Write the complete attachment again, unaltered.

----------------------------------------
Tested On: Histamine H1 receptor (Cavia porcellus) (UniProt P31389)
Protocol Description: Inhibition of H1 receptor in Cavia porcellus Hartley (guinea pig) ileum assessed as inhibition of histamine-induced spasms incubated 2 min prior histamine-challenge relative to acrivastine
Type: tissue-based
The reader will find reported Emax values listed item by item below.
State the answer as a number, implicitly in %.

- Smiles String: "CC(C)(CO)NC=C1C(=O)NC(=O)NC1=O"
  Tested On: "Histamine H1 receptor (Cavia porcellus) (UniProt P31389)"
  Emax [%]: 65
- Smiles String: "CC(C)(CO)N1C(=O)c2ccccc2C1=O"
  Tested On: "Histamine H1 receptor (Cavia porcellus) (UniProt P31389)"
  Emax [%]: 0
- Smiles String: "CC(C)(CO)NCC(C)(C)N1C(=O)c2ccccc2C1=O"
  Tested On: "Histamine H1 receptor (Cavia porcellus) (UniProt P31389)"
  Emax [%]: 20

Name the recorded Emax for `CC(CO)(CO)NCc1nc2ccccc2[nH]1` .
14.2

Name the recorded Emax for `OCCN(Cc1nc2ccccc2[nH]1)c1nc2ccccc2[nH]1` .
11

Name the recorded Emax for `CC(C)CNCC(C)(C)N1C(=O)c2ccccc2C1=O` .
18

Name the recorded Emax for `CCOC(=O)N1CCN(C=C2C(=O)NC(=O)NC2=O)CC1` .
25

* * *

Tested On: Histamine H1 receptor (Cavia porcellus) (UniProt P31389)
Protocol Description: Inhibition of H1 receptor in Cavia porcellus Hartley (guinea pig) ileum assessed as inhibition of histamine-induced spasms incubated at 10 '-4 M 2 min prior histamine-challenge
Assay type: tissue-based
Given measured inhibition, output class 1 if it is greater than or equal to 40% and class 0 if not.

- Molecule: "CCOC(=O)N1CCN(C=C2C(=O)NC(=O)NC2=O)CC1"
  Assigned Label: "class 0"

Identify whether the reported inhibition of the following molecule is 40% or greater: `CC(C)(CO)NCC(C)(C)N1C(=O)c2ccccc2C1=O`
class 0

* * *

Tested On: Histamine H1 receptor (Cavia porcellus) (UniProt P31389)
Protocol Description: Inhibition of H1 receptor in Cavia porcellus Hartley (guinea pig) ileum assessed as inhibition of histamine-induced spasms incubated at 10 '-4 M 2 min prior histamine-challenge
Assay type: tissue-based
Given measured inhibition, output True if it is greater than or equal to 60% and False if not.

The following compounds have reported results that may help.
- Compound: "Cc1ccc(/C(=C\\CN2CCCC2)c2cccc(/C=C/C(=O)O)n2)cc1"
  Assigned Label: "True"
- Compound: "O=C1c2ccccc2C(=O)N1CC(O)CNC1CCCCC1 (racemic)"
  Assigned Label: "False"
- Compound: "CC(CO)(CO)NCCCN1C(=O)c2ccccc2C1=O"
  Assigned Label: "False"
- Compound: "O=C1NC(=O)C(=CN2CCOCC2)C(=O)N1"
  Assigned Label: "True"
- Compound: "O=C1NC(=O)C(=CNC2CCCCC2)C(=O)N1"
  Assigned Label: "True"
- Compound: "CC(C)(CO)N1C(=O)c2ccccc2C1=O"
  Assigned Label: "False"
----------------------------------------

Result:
Tested On: Histamine H1 receptor (Cavia porcellus) (UniProt P31389)
Protocol Description: Inhibition of H1 receptor in Cavia porcellus Hartley (guinea pig) ileum assessed as inhibition of histamine-induced spasms incubated 2 min prior histamine-challenge relative to acrivastine
Type: tissue-based
The reader will find reported Emax values listed item by item below.
State the answer as a number, implicitly in %.

- Smiles String: "CC(C)(CO)NC=C1C(=O)NC(=O)NC1=O"
  Tested On: "Histamine H1 receptor (Cavia porcellus) (UniProt P31389)"
  Emax [%]: 65
- Smiles String: "CC(C)(CO)N1C(=O)c2ccccc2C1=O"
  Tested On: "Histamine H1 receptor (Cavia porcellus) (UniProt P31389)"
  Emax [%]: 0
- Smiles String: "CC(C)(CO)NCC(C)(C)N1C(=O)c2ccccc2C1=O"
  Tested On: "Histamine H1 receptor (Cavia porcellus) (UniProt P31389)"
  Emax [%]: 20

Name the recorded Emax for `CC(CO)(CO)NCc1nc2ccccc2[nH]1` .
14.2

Name the recorded Emax for `OCCN(Cc1nc2ccccc2[nH]1)c1nc2ccccc2[nH]1` .
11

Name the recorded Emax for `CC(C)CNCC(C)(C)N1C(=O)c2ccccc2C1=O` .
18

Name the recorded Emax for `CCOC(=O)N1CCN(C=C2C(=O)NC(=O)NC2=O)CC1` .
25

* * *

Tested On: Histamine H1 receptor (Cavia porcellus) (UniProt P31389)
Protocol Description: Inhibition of H1 receptor in Cavia porcellus Hartley (guinea pig) ileum assessed as inhibition of histamine-induced spasms incubated at 10 '-4 M 2 min prior histamine-challenge
Assay type: tissue-based
Given measured inhibition, output class 1 if it is greater than or equal to 40% and class 0 if not.

- Molecule: "CCOC(=O)N1CCN(C=C2C(=O)NC(=O)NC2=O)CC1"
  Assigned Label: "class 0"

Identify whether the reported inhibition of the following molecule is 40% or greater: `CC(C)(CO)NCC(C)(C)N1C(=O)c2ccccc2C1=O`
class 0

* * *

Tested On: Histamine H1 receptor (Cavia porcellus) (UniProt P31389)
Protocol Description: Inhibition of H1 receptor in Cavia porcellus Hartley (guinea pig) ileum assessed as inhibition of histamine-induced spasms incubated at 10 '-4 M 2 min prior histamine-challenge
Assay type: tissue-based
Given measured inhibition, output True if it is greater than or equal to 60% and False if not.

The following compounds have reported results that may help.
- Compound: "Cc1ccc(/C(=C\\CN2CCCC2)c2cccc(/C=C/C(=O)O)n2)cc1"
  Assigned Label: "True"
- Compound: "O=C1c2ccccc2C(=O)N1CC(O)CNC1CCCCC1 (racemic)"
  Assigned Label: "False"
- Compound: "CC(CO)(CO)NCCCN1C(=O)c2ccccc2C1=O"
  Assigned Label: "False"
- Compound: "O=C1NC(=O)C(=CN2CCOCC2)C(=O)N1"
  Assigned Label: "True"
- Compound: "O=C1NC(=O)C(=CNC2CCCCC2)C(=O)N1"
  Assigned Label: "True"
- Compound: "CC(C)(CO)N1C(=O)c2ccccc2C1=O"
  Assigned Label: "False"